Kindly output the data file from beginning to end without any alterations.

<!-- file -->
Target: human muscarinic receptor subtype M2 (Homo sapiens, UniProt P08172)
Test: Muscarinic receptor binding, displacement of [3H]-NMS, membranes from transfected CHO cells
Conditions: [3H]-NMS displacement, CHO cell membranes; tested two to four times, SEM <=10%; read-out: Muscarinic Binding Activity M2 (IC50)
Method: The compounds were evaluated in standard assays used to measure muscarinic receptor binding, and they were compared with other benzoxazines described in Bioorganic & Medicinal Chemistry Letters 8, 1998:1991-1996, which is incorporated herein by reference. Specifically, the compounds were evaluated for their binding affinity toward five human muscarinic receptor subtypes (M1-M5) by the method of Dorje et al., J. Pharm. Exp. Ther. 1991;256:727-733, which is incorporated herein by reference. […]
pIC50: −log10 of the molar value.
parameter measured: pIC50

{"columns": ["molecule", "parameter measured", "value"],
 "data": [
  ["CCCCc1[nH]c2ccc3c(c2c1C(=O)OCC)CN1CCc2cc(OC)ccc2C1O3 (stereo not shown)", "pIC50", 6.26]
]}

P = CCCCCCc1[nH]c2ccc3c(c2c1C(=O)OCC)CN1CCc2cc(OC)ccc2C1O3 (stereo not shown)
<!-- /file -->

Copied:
Target: human muscarinic receptor subtype M2 (Homo sapiens, UniProt P08172)
Test: Muscarinic receptor binding, displacement of [3H]-NMS, membranes from transfected CHO cells
Conditions: [3H]-NMS displacement, CHO cell membranes; tested two to four times, SEM <=10%; read-out: Muscarinic Binding Activity M2 (IC50)
Method: The compounds were evaluated in standard assays used to measure muscarinic receptor binding, and they were compared with other benzoxazines described in Bioorganic & Medicinal Chemistry Letters 8, 1998:1991-1996, which is incorporated herein by reference. Specifically, the compounds were evaluated for their binding affinity toward five human muscarinic receptor subtypes (M1-M5) by the method of Dorje et al., J. Pharm. Exp. Ther. 1991;256:727-733, which is incorporated herein by reference. […]
pIC50: −log10 of the molar value.
parameter measured: pIC50

{"columns": ["molecule", "parameter measured", "value"],
 "data": [
  ["CCCCc1[nH]c2ccc3c(c2c1C(=O)OCC)CN1CCc2cc(OC)ccc2C1O3 (stereo not shown)", "pIC50", 6.26]
]}

P = CCCCCCc1[nH]c2ccc3c(c2c1C(=O)OCC)CN1CCc2cc(OC)ccc2C1O3 (stereo not shown)